It’s tempting to give your child all the help you can possibly give, but there are some types of help that are counterproductive.
As you watch your child get nervous and stressed about the challenges of college applications, your instincts might drive you to step in wherever you can. While it’s important to guide your child through the process when you have the opportunity, not all types of help are beneficial.
It’s important for your child to establish his/her independence when applying for colleges. His/her college life will ultimately set a course for his/her early adulthood, so you want to make sure you aren’t interfering with his/her decisions to the point where he/she loses control.
These are four types of help you should avoid giving during the college application process:
1. Choosing colleges. If your child has a specific type of college in mind, it’s perfectly acceptable to suggest a handful of similar colleges, or do some research to see what kind of competition is out there. But if you force your child to apply to specific colleges, you’ll cross the line.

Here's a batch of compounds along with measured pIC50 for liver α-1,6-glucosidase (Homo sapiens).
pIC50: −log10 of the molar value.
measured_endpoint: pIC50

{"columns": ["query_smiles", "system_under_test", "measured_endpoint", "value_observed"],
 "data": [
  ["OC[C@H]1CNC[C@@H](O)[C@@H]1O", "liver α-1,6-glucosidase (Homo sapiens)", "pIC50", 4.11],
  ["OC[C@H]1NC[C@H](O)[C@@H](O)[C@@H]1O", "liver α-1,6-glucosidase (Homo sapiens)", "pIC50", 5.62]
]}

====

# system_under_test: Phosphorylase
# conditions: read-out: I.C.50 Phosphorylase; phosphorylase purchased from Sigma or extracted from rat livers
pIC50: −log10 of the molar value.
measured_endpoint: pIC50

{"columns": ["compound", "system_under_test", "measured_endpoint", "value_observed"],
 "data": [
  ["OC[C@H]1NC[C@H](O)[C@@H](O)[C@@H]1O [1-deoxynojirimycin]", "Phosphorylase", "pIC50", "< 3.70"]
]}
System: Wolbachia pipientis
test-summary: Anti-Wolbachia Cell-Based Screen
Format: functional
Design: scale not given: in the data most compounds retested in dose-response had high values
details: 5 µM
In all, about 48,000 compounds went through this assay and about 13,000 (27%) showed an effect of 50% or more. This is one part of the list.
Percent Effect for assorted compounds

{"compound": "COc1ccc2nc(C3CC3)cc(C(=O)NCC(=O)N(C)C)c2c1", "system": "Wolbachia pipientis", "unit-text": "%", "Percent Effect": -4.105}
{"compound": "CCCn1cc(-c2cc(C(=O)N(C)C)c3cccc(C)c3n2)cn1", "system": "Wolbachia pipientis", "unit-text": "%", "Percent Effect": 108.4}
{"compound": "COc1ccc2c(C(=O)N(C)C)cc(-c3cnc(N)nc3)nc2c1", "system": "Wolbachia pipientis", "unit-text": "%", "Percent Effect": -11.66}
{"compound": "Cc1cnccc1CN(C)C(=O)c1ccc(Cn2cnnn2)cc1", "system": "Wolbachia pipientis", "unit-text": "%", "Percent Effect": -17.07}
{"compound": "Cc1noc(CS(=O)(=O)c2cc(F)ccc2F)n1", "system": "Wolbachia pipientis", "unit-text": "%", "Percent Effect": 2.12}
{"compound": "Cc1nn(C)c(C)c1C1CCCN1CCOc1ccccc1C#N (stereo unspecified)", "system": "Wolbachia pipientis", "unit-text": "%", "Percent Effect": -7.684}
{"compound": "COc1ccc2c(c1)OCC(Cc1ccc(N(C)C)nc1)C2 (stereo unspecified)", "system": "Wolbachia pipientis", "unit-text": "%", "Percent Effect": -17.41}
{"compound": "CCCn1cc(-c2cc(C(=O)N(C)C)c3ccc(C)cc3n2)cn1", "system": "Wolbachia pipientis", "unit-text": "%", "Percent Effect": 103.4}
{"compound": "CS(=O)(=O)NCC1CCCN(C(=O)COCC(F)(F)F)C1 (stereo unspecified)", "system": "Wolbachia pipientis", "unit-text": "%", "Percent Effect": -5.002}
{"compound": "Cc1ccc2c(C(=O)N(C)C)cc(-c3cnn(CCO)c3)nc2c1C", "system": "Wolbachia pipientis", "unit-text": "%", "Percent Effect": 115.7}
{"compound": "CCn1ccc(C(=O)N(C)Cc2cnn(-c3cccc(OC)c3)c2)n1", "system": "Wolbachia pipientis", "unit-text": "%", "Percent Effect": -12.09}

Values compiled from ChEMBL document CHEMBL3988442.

2. Writing essays. This is a big no-no. Colleges want to see your child’s character come through in his/her essays. Writing his/her essays for him/her compromises the entire process.
3. Excessive nagging. Deadlines for college applications are complicated and difficult to manage, but nagging your child about them isn’t going to help. It’s only going to make things even more stressful for him/her.
4. Mandating a process. It’s helpful to give your child organizational options, like the BOLD Guidance app, but don’t force your child to use any one particular method.
Instead of these types of help, focus on giving your child the resources and information he/she needs in order to make an educated decision. It’s fine to share your opinions and give advice, but the more control and independence you give your child, the better.